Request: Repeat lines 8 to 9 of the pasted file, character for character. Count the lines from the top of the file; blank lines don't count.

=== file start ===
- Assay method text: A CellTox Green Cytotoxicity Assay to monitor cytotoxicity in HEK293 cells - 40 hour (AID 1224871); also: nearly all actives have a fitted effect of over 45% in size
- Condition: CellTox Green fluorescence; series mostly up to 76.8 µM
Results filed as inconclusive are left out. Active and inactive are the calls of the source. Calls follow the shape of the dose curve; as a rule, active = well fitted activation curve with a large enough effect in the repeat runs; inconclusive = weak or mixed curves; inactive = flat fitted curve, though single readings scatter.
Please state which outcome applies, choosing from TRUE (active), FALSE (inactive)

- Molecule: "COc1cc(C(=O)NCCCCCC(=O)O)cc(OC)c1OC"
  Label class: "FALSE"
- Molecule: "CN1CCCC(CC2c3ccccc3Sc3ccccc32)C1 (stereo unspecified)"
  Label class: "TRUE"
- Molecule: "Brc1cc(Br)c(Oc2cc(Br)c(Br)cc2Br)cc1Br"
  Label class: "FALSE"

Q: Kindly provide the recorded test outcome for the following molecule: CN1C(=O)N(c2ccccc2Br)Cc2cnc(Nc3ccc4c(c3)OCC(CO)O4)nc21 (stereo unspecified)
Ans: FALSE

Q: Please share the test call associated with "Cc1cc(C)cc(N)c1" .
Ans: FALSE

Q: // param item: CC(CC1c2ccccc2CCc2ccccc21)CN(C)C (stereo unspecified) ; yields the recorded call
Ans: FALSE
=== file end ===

  Label class: "TRUE"
- Molecule: "Brc1cc(Br)c(Oc2cc(Br)c(Br)cc2Br)cc1Br"